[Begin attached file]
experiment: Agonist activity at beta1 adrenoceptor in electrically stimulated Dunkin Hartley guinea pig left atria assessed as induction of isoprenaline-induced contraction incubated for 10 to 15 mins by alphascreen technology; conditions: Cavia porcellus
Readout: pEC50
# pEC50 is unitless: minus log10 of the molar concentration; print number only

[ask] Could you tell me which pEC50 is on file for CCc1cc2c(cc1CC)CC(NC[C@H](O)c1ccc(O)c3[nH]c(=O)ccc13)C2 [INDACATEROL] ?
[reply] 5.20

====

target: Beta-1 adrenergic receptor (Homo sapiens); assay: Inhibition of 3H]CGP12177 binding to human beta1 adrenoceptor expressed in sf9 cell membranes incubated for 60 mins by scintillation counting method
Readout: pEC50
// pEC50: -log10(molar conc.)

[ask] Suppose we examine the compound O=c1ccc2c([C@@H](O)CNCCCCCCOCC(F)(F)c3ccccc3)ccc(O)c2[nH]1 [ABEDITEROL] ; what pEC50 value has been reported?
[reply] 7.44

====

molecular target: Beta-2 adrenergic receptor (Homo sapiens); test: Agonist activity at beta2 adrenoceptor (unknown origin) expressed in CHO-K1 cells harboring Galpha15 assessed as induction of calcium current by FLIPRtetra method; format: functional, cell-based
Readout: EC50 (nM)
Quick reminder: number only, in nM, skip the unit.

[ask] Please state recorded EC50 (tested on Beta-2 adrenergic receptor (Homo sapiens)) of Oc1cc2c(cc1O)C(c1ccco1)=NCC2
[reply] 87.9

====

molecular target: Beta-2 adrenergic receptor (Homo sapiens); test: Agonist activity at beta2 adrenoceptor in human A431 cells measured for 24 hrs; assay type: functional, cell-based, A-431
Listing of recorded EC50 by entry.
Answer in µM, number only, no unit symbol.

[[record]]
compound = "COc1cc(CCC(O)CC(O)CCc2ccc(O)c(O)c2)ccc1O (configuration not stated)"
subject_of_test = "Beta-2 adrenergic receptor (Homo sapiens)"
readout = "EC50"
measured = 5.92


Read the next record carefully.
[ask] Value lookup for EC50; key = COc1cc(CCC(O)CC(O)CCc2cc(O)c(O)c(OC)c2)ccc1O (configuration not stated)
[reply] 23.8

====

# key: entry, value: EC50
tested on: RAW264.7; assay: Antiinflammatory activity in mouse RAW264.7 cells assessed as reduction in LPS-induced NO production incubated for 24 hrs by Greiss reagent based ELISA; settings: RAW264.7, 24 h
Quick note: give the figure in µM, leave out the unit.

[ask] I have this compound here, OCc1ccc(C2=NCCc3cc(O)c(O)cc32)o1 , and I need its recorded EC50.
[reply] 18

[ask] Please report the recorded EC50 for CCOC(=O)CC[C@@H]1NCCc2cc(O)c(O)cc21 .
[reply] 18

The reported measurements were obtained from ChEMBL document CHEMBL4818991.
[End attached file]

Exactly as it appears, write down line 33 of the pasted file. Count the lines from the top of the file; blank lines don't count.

Quick note: give the figure in µM, leave out the unit.